The source behind WikiLeaks’ massive expose of U.S. foreign policy has been in jail for close to three years.
PFC Bradley Manning has been in jail awaiting trial for nearly 1,000 days for exposing war crimes, corruption, and widespread abuse. When he returns to court in Fort Meade, MD, for a pretrial hearing from February 26 to March 1, Judge Denise Lind will rule on the defense’s motion to dismiss charges for lack of a speedy trial.
As defense lawyer David Coombs said in the motion, “PFC Manning’s statutory and constitutional speedy trial rights have been trampled upon with impunity.” In court, he laid out the ways in which the government has made an “absolute mockery” of Manning’s right to a speedy trial by violating the 5th and 6th Constitutional Amendments, Rule for Court Martial 707, and Uniform Code of Military Justice Article 10. Prosecutors were supposed to arraign Manning within 120 days but took well over 600. They’re also supposed to remain actively diligent throughout the proceedings, but Coombs has showed substantial periods of their inactivity and needless delay. Manning’s due process rights have been clearly violated, and the only legal remedy is to dismiss charges. Judge Lind could dismiss charges with prejudice, if she determines the government intentionally delayed Manning’s trial, which would set the young Army private free. She could also dismiss without prejudice, which would allow the government to simply retry the case and restart the speedy trial clock. If she dismisses the motion altogether, she will condone the government’s unconstitutional delays and the deprivation of Manning’s due process rights. Manning would then proceed to trial, currently scheduled to start June 3, 2013 — over three years after his arrest in May 2010.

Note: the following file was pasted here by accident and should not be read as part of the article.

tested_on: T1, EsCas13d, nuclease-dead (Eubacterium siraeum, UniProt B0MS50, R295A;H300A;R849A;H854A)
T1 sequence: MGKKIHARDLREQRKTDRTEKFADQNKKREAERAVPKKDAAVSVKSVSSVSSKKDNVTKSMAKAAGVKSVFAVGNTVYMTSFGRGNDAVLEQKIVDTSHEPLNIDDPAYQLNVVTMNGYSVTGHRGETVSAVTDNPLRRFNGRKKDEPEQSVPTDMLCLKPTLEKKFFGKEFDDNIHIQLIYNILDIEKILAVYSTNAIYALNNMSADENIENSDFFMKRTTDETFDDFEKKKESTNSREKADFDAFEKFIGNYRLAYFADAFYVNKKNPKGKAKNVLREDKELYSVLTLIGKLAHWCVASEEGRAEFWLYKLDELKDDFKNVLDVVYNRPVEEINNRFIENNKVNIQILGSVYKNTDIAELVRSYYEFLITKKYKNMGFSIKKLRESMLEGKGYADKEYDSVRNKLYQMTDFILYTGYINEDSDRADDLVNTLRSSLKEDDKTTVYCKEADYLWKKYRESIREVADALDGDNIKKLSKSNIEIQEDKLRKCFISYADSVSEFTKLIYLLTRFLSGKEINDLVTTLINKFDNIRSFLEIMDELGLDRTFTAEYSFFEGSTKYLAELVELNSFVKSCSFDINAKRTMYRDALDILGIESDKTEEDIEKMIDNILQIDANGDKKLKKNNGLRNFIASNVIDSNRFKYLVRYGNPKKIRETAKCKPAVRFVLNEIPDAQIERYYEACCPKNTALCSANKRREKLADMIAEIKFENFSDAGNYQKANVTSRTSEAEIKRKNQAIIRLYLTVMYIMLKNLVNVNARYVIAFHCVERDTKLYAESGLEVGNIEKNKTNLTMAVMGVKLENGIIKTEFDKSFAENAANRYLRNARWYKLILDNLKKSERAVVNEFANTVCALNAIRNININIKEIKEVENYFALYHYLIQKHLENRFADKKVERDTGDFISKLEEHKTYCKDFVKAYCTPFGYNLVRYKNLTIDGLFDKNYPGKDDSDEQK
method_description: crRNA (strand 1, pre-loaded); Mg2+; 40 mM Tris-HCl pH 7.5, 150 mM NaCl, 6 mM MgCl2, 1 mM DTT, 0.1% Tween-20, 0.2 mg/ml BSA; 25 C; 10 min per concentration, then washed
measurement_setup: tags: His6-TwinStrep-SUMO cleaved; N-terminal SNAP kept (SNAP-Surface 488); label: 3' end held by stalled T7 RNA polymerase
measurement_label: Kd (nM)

We’ll also hear Manning’s updated plea offer, in which he’s expected to offer to plead guilty to several lesser-included offenses, which could carry a maximum punishment of 20 years in prison.
“This allows Bradley to accept responsibility for exposing these documents to public scrutiny, and debate the merits and impact of these releases, while fighting the most serious charges against him at court martial,” noted Jeff Paterson, project director of the Bradley Manning Support Network.
The government can still charge as planned, including using the Espionage Act and UCMJ Article 104, alleging Manning indirectly “aided the enemy” simply because he knew Al Qaeda could access WikiLeaks. By the time that pretrial hearing begins, Manning will have been in jail for over 1,000 days. In response to this historic abuse, supporters around the country and around the world are planning demonstrations, rallies, and marches on February 23. From California, to Florida, to Italy, to Germany, supporters of PFC Manning will make their protests known.
More information and updates @ bradleymanning.org